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When You Need to Fight, Hiring the Right Attorney can be a Life Changing Decision

Civil litigation takes place between private parties in court. The party that brings a claim is the plaintiff. The party defending against that claim is the respondent. At trial, a judge determines the outcome between the parties by applying the law to the facts of the case. The judge's order, often referred to as a court order, is binding on the parties. In some instances, juries are used to help decide issues of fact (e.g., whether the actions of one of the party's was reasonable). Litigation may be necessary to resolve all manner of legal issues such as contract disputes (including breach of contract), land disputes such as trespass or violations of deed restrictions, and business disputes such as conflicts between business partners. Often times money is at stake in civil litigation. However, the courts are empowered to issue injunctions and restraining orders to force the parties to do something or refrain from taking an action.


In recent decades, it has become increasingly common for contracts to include an arbitration or mediation clause. And, sometimes, courts will order the parties to go to mediation. Arbitration is often a private forum where an arbitrator occupies the role of a judge in that arbitrator renders a decision, at the end of the process, that is binding on the parties. In arbitration, the parties, by agreement, may be able to control and limit elements of the process (e.g. discovery), thereby limiting the time and cost of the arbitration process. In addition to litigation and mediation, sometimes the parties are able to resolve their differences in mediation. Mediation is typically not binding, meaning the mediator will work with the parties towards a settlement but will not decide the matter for the parties. Mediation is often a private process and not discoverable at trial. If the parties are able to settle their differences, they codify their agreement in a settlement agreement. The agreement is a contract that if not followed gives rise to a breach of contract claim.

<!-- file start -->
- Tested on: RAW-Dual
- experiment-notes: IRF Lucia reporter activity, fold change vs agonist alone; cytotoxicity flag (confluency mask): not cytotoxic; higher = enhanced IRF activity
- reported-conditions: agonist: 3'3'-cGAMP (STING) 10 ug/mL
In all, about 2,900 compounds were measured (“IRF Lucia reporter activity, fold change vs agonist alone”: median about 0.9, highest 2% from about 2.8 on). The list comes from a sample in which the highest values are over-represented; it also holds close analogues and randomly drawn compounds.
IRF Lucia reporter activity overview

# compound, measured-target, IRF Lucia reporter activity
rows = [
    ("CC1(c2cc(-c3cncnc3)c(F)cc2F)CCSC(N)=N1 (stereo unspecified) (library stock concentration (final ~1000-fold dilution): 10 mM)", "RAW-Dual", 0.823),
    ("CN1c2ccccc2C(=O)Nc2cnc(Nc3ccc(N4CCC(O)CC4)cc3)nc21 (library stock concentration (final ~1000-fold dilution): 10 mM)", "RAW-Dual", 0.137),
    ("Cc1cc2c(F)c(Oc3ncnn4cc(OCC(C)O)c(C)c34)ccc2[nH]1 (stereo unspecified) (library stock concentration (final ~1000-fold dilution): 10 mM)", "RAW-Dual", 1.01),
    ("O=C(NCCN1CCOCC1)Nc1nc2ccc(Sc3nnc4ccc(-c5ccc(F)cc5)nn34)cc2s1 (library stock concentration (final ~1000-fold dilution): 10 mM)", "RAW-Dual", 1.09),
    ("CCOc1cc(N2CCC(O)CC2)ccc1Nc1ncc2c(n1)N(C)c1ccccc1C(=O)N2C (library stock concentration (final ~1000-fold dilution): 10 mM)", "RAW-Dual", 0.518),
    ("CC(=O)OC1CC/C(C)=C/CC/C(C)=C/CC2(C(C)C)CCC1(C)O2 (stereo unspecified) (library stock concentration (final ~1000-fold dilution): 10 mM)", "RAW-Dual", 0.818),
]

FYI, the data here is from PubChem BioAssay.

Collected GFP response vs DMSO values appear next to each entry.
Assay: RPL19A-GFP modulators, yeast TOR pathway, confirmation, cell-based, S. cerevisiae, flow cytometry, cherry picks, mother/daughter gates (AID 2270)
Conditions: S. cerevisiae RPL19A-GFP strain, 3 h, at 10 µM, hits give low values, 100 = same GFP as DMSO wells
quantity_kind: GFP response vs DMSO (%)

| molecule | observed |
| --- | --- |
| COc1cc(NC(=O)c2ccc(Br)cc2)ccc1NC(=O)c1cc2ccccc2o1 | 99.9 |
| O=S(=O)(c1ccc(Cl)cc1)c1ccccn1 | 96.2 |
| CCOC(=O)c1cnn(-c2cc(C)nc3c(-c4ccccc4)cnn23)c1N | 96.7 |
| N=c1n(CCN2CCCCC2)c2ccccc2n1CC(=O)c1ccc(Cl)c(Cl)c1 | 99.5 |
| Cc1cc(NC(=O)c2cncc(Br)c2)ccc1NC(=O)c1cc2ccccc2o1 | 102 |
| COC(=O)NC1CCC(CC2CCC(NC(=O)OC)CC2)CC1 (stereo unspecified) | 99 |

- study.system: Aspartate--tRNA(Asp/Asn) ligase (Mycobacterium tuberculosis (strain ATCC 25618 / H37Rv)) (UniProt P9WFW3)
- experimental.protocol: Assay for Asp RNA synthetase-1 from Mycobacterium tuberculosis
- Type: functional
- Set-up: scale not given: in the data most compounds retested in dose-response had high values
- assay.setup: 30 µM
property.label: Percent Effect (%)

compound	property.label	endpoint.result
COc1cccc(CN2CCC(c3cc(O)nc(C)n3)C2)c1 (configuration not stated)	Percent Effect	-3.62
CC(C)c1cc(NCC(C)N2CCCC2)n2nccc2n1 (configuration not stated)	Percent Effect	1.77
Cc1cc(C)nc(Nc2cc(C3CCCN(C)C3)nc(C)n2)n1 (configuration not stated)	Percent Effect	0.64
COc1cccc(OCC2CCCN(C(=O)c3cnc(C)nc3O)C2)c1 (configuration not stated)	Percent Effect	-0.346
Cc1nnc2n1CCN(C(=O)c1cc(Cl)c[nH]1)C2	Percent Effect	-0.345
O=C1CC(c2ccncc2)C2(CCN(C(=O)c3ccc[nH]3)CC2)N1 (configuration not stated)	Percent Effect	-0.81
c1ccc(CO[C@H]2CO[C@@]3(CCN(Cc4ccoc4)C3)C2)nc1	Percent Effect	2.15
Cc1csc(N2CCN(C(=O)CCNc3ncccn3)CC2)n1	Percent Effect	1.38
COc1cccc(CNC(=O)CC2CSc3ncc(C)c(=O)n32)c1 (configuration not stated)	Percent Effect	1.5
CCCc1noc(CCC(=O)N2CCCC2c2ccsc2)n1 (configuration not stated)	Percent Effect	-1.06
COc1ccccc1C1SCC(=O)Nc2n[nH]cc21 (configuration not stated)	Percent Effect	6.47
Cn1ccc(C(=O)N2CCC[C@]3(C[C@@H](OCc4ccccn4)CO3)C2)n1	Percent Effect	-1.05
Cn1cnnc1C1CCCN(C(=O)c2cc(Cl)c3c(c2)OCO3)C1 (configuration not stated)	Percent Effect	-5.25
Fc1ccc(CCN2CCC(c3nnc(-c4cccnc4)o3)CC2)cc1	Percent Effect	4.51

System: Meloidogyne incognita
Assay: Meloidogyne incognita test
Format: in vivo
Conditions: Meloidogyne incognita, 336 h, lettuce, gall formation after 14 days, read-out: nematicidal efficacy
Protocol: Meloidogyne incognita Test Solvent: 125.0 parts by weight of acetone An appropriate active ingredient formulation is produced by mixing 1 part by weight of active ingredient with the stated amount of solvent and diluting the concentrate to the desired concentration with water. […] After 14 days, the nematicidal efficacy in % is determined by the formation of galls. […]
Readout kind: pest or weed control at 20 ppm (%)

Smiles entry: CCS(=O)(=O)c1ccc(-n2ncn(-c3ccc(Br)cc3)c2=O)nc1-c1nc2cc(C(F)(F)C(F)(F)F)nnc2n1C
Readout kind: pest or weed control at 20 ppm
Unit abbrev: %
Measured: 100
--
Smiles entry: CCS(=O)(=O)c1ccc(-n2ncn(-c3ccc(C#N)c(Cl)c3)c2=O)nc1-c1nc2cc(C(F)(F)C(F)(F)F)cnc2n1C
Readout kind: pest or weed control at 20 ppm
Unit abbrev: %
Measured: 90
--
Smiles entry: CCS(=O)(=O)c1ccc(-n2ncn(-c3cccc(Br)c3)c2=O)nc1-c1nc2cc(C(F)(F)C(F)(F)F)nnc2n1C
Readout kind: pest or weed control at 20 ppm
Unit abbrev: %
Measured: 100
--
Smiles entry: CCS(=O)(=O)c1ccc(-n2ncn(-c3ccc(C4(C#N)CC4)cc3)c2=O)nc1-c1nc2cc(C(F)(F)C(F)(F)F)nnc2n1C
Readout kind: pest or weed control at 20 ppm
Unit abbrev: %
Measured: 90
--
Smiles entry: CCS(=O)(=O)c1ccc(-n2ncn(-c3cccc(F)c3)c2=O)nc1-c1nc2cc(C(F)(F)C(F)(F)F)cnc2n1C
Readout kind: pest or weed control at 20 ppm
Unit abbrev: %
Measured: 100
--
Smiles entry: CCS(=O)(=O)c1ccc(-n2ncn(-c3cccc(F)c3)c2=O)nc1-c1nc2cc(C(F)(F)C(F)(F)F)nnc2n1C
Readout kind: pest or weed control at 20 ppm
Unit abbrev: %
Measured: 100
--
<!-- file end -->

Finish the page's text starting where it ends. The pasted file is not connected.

Criminal defense, in contrast to civil litigation, takes place between the state and a private citizen. The state, represented by a "prosecutor", brings charges against a citizen, the "defendant", alleging that the defendant violated a law. And, the judge determines the defendant's innocence or guilt by applying the law to the facts of the case. A jury may be used to decide issues of fact. And, typically, the defendant faces jail time and/or fines. Evidence is collected by law enforcement and used at trial to help prove the prosecutions case. However, the defendant is entitled to review all of the prosecutions' evidence, interview the prosecutions' witness in a process called a "deposition", and develop their own evidence and witnesses.

Preparing for and conducting a trial, whether a civil litigation, a criminal defense, arbitration, or mediation is a very complex affair. An attorney should always be retained to help navigate the complexities of the legal system. 


Civil Litigation

Civil Litigation

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